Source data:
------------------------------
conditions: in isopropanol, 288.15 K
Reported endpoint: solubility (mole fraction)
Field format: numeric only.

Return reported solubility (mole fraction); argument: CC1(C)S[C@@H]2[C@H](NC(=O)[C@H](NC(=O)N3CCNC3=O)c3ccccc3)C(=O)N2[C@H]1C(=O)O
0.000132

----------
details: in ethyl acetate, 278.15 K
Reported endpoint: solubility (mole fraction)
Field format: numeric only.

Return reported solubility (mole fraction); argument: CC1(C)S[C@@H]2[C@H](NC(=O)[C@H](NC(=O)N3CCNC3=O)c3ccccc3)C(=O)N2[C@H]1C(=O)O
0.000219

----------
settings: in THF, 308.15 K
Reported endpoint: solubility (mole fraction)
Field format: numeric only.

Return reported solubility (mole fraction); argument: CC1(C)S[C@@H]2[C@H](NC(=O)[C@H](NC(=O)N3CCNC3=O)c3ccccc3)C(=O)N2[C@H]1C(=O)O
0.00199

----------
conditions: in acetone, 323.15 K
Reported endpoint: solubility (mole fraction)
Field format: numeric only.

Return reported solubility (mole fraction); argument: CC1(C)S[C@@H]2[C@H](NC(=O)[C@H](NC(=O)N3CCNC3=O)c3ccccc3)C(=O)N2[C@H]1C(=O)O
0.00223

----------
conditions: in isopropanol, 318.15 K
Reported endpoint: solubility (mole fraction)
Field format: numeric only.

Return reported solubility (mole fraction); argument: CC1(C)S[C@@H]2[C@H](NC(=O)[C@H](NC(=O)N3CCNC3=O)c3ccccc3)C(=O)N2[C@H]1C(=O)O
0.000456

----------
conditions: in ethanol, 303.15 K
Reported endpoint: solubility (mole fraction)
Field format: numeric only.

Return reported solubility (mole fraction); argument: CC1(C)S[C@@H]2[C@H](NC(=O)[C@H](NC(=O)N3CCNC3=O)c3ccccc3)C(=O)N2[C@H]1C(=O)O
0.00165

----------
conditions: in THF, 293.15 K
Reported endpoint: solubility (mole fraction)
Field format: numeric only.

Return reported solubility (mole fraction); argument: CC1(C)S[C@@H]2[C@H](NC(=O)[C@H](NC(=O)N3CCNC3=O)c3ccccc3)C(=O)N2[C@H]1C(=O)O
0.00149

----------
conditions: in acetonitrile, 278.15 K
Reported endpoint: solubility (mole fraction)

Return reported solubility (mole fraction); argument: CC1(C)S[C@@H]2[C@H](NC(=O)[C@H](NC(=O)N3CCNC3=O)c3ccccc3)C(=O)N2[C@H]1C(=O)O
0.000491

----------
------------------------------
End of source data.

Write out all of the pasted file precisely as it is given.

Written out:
conditions: in isopropanol, 288.15 K
Reported endpoint: solubility (mole fraction)
Field format: numeric only.

Return reported solubility (mole fraction); argument: CC1(C)S[C@@H]2[C@H](NC(=O)[C@H](NC(=O)N3CCNC3=O)c3ccccc3)C(=O)N2[C@H]1C(=O)O
0.000132

----------
details: in ethyl acetate, 278.15 K
Reported endpoint: solubility (mole fraction)
Field format: numeric only.

Return reported solubility (mole fraction); argument: CC1(C)S[C@@H]2[C@H](NC(=O)[C@H](NC(=O)N3CCNC3=O)c3ccccc3)C(=O)N2[C@H]1C(=O)O
0.000219

----------
settings: in THF, 308.15 K
Reported endpoint: solubility (mole fraction)
Field format: numeric only.

Return reported solubility (mole fraction); argument: CC1(C)S[C@@H]2[C@H](NC(=O)[C@H](NC(=O)N3CCNC3=O)c3ccccc3)C(=O)N2[C@H]1C(=O)O
0.00199

----------
conditions: in acetone, 323.15 K
Reported endpoint: solubility (mole fraction)
Field format: numeric only.

Return reported solubility (mole fraction); argument: CC1(C)S[C@@H]2[C@H](NC(=O)[C@H](NC(=O)N3CCNC3=O)c3ccccc3)C(=O)N2[C@H]1C(=O)O
0.00223

----------
conditions: in isopropanol, 318.15 K
Reported endpoint: solubility (mole fraction)
Field format: numeric only.

Return reported solubility (mole fraction); argument: CC1(C)S[C@@H]2[C@H](NC(=O)[C@H](NC(=O)N3CCNC3=O)c3ccccc3)C(=O)N2[C@H]1C(=O)O
0.000456

----------
conditions: in ethanol, 303.15 K
Reported endpoint: solubility (mole fraction)
Field format: numeric only.

Return reported solubility (mole fraction); argument: CC1(C)S[C@@H]2[C@H](NC(=O)[C@H](NC(=O)N3CCNC3=O)c3ccccc3)C(=O)N2[C@H]1C(=O)O
0.00165

----------
conditions: in THF, 293.15 K
Reported endpoint: solubility (mole fraction)
Field format: numeric only.

Return reported solubility (mole fraction); argument: CC1(C)S[C@@H]2[C@H](NC(=O)[C@H](NC(=O)N3CCNC3=O)c3ccccc3)C(=O)N2[C@H]1C(=O)O
0.00149

----------
conditions: in acetonitrile, 278.15 K
Reported endpoint: solubility (mole fraction)

Return reported solubility (mole fraction); argument: CC1(C)S[C@@H]2[C@H](NC(=O)[C@H](NC(=O)N3CCNC3=O)c3ccccc3)C(=O)N2[C@H]1C(=O)O
0.000491

----------